Monday, September 28, 2009

World Bank President: U.S. shouldn't take Dollar's status for granted

The President of the World Bank, Robert Zoellick, is asserting that “The United States would be mistaken to take for granted the dollar’s place as the world’s predominant reserve currency." This is according to excerpts of a speech which Zoellick is slated to deliver today to the Paul H. Nitze School of Advanced International Studies at Johns Hopkins University. Zoellick also called for greater international cooperation on economic issues, particularly through a "peer-review" process. Zoellick also criticized central banks and their response to the economic crisis. Zoellick argued that central banks "“argued that damage to the real economy of jobs production, savings and consumption could be contained, once bubbles burst, through aggressive raising of interest rates. They turned out to be wrong.”[1]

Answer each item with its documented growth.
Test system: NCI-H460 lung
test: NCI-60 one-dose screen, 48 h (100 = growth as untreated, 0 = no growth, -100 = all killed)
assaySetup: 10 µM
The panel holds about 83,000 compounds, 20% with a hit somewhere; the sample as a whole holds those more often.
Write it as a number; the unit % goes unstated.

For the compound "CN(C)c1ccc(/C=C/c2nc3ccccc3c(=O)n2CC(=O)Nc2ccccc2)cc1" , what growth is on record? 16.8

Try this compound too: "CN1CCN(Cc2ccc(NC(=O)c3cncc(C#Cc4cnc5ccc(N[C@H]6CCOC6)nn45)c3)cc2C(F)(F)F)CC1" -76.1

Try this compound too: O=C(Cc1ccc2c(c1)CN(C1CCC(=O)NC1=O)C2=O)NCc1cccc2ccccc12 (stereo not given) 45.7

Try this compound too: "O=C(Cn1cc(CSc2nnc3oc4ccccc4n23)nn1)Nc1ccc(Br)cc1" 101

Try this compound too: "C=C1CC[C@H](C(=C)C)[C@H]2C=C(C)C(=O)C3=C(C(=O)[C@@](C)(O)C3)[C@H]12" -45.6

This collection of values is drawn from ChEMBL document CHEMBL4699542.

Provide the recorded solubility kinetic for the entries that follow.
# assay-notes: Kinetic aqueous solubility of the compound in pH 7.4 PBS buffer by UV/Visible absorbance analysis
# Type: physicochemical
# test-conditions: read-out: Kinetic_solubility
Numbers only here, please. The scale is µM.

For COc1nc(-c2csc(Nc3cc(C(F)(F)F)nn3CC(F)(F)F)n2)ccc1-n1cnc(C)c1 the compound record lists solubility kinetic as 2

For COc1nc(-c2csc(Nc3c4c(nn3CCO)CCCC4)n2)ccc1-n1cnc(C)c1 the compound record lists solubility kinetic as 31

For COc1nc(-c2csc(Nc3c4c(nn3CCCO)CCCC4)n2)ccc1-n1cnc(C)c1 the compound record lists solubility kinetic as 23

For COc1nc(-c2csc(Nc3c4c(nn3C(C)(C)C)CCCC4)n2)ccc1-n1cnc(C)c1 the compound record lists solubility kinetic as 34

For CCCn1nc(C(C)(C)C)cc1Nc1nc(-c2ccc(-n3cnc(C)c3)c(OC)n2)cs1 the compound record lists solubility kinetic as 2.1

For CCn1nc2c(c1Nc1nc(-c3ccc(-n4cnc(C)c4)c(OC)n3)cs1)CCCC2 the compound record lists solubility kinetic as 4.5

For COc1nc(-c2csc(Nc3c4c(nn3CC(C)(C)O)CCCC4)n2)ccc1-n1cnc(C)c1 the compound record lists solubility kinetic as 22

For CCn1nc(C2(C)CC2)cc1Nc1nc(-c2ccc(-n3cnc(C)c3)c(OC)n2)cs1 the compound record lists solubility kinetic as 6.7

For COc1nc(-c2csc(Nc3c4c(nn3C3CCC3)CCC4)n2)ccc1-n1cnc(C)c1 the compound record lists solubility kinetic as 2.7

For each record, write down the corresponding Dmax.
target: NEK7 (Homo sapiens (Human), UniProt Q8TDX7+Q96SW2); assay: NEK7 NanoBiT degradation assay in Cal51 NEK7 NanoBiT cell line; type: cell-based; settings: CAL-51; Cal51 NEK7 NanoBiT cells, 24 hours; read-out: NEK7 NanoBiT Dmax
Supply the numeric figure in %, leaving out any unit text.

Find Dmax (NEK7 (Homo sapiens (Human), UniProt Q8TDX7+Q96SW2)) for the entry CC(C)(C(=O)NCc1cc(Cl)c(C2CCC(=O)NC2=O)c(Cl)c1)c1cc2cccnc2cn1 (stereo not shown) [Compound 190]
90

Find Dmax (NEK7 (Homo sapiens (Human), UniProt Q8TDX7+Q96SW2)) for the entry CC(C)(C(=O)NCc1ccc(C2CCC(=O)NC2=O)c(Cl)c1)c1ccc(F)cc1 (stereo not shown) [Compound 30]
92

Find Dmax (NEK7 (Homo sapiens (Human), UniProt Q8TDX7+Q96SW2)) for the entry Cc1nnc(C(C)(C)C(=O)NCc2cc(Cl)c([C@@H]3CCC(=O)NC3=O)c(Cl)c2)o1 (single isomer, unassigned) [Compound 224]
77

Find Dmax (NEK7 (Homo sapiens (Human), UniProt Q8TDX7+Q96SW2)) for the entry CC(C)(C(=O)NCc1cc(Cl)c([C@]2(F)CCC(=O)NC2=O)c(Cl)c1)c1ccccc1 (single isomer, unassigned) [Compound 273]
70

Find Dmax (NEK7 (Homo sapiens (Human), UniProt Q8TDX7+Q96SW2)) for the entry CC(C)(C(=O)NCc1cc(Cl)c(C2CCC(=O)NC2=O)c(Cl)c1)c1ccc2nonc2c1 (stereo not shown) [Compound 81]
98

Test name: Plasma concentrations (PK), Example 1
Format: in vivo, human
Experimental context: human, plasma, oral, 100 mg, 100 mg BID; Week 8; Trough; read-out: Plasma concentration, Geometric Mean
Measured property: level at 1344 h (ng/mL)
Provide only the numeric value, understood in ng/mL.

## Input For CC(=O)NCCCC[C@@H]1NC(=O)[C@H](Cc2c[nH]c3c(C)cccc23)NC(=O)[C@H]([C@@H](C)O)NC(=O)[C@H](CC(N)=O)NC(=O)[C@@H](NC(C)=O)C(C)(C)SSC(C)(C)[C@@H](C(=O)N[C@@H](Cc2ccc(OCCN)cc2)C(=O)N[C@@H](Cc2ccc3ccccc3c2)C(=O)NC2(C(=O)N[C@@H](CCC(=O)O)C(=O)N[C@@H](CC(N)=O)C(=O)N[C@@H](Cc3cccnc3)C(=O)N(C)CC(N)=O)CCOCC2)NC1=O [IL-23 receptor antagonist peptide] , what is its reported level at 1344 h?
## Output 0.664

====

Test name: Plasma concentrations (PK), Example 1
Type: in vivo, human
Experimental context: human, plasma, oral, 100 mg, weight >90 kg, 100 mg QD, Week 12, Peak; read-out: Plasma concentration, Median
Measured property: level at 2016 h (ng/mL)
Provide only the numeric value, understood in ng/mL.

Robert Zoellick served as U.S. Trade Represenative and Deputy Secretary of State under the George W. Bush administration. President Bush appointed him to succeed Paul Wolfowitz as President of the World Bank on July 1st, 2007. [2]


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